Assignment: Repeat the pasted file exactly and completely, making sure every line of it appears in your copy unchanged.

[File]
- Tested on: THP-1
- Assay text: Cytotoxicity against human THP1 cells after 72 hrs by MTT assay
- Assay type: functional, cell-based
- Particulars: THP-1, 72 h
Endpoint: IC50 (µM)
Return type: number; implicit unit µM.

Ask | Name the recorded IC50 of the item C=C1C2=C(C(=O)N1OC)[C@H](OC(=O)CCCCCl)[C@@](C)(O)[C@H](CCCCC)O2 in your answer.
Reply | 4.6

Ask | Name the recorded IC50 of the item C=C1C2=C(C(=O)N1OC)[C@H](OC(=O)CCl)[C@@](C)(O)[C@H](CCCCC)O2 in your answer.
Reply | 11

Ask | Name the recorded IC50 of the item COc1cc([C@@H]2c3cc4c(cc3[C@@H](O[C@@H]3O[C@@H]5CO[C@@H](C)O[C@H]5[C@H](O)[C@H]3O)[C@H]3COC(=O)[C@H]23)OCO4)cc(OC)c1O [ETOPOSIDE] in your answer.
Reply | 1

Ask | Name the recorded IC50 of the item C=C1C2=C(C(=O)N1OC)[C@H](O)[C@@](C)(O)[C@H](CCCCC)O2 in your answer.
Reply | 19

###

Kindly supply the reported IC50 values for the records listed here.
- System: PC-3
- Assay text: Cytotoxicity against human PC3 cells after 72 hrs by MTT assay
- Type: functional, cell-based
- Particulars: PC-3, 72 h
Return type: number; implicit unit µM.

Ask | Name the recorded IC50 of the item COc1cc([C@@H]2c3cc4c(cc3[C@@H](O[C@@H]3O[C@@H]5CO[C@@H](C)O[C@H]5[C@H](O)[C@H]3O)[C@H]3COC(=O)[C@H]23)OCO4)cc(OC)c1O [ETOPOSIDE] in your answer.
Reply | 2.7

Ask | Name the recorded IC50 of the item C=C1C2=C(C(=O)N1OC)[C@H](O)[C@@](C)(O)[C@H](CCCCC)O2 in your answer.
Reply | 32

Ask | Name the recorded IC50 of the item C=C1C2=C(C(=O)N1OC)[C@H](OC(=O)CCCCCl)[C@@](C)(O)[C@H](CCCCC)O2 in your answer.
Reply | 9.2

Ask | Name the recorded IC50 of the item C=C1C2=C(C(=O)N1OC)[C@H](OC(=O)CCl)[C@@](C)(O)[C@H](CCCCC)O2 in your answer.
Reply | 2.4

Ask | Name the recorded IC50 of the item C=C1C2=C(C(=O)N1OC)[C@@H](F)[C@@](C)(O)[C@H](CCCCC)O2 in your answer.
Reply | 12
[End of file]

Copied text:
- Tested on: THP-1
- Assay text: Cytotoxicity against human THP1 cells after 72 hrs by MTT assay
- Assay type: functional, cell-based
- Particulars: THP-1, 72 h
Endpoint: IC50 (µM)
Return type: number; implicit unit µM.

Ask | Name the recorded IC50 of the item C=C1C2=C(C(=O)N1OC)[C@H](OC(=O)CCCCCl)[C@@](C)(O)[C@H](CCCCC)O2 in your answer.
Reply | 4.6

Ask | Name the recorded IC50 of the item C=C1C2=C(C(=O)N1OC)[C@H](OC(=O)CCl)[C@@](C)(O)[C@H](CCCCC)O2 in your answer.
Reply | 11

Ask | Name the recorded IC50 of the item COc1cc([C@@H]2c3cc4c(cc3[C@@H](O[C@@H]3O[C@@H]5CO[C@@H](C)O[C@H]5[C@H](O)[C@H]3O)[C@H]3COC(=O)[C@H]23)OCO4)cc(OC)c1O [ETOPOSIDE] in your answer.
Reply | 1

Ask | Name the recorded IC50 of the item C=C1C2=C(C(=O)N1OC)[C@H](O)[C@@](C)(O)[C@H](CCCCC)O2 in your answer.
Reply | 19

###

Kindly supply the reported IC50 values for the records listed here.
- System: PC-3
- Assay text: Cytotoxicity against human PC3 cells after 72 hrs by MTT assay
- Type: functional, cell-based
- Particulars: PC-3, 72 h
Return type: number; implicit unit µM.

Ask | Name the recorded IC50 of the item COc1cc([C@@H]2c3cc4c(cc3[C@@H](O[C@@H]3O[C@@H]5CO[C@@H](C)O[C@H]5[C@H](O)[C@H]3O)[C@H]3COC(=O)[C@H]23)OCO4)cc(OC)c1O [ETOPOSIDE] in your answer.
Reply | 2.7

Ask | Name the recorded IC50 of the item C=C1C2=C(C(=O)N1OC)[C@H](O)[C@@](C)(O)[C@H](CCCCC)O2 in your answer.
Reply | 32

Ask | Name the recorded IC50 of the item C=C1C2=C(C(=O)N1OC)[C@H](OC(=O)CCCCCl)[C@@](C)(O)[C@H](CCCCC)O2 in your answer.
Reply | 9.2

Ask | Name the recorded IC50 of the item C=C1C2=C(C(=O)N1OC)[C@H](OC(=O)CCl)[C@@](C)(O)[C@H](CCCCC)O2 in your answer.
Reply | 2.4

Ask | Name the recorded IC50 of the item C=C1C2=C(C(=O)N1OC)[C@@H](F)[C@@](C)(O)[C@H](CCCCC)O2 in your answer.
Reply | 12